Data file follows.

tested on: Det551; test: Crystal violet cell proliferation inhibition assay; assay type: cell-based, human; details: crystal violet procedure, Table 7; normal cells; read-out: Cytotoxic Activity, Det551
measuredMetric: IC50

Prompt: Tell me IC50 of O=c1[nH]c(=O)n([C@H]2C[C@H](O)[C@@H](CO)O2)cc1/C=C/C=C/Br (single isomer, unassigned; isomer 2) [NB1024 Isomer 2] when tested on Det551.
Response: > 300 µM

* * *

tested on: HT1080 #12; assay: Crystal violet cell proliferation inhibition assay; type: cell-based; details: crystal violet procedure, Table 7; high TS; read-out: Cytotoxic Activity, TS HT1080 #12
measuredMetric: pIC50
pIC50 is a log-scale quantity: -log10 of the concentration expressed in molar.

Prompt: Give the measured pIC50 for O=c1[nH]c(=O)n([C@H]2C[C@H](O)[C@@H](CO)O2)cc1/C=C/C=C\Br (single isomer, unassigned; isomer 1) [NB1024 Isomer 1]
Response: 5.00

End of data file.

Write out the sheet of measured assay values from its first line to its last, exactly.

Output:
tested on: Det551; test: Crystal violet cell proliferation inhibition assay; assay type: cell-based, human; details: crystal violet procedure, Table 7; normal cells; read-out: Cytotoxic Activity, Det551
measuredMetric: IC50

Prompt: Tell me IC50 of O=c1[nH]c(=O)n([C@H]2C[C@H](O)[C@@H](CO)O2)cc1/C=C/C=C/Br (single isomer, unassigned; isomer 2) [NB1024 Isomer 2] when tested on Det551.
Response: > 300 µM

* * *

tested on: HT1080 #12; assay: Crystal violet cell proliferation inhibition assay; type: cell-based; details: crystal violet procedure, Table 7; high TS; read-out: Cytotoxic Activity, TS HT1080 #12
measuredMetric: pIC50
pIC50 is a log-scale quantity: -log10 of the concentration expressed in molar.

Prompt: Give the measured pIC50 for O=c1[nH]c(=O)n([C@H]2C[C@H](O)[C@@H](CO)O2)cc1/C=C/C=C\Br (single isomer, unassigned; isomer 1) [NB1024 Isomer 1]
Response: 5.00